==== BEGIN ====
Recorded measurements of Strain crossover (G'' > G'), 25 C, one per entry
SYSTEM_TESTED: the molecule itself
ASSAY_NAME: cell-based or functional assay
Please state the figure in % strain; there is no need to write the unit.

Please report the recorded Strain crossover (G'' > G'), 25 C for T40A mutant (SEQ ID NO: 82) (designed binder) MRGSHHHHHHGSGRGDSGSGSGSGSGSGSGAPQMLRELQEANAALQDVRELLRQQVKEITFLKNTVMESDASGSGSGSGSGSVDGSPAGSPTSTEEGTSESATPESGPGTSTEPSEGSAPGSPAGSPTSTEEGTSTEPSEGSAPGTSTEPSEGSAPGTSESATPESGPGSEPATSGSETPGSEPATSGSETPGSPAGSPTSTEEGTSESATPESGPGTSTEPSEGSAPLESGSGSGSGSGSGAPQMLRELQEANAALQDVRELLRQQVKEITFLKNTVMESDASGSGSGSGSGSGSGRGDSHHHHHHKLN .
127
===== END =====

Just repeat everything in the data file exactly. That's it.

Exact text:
Recorded measurements of Strain crossover (G'' > G'), 25 C, one per entry
SYSTEM_TESTED: the molecule itself
ASSAY_NAME: cell-based or functional assay
Please state the figure in % strain; there is no need to write the unit.

Please report the recorded Strain crossover (G'' > G'), 25 C for T40A mutant (SEQ ID NO: 82) (designed binder) MRGSHHHHHHGSGRGDSGSGSGSGSGSGSGAPQMLRELQEANAALQDVRELLRQQVKEITFLKNTVMESDASGSGSGSGSGSVDGSPAGSPTSTEEGTSESATPESGPGTSTEPSEGSAPGSPAGSPTSTEEGTSTEPSEGSAPGTSTEPSEGSAPGTSESATPESGPGSEPATSGSETPGSEPATSGSETPGSPAGSPTSTEEGTSESATPESGPGTSTEPSEGSAPLESGSGSGSGSGSGAPQMLRELQEANAALQDVRELLRQQVKEITFLKNTVMESDASGSGSGSGSGSGSGRGDSHHHHHHKLN .
127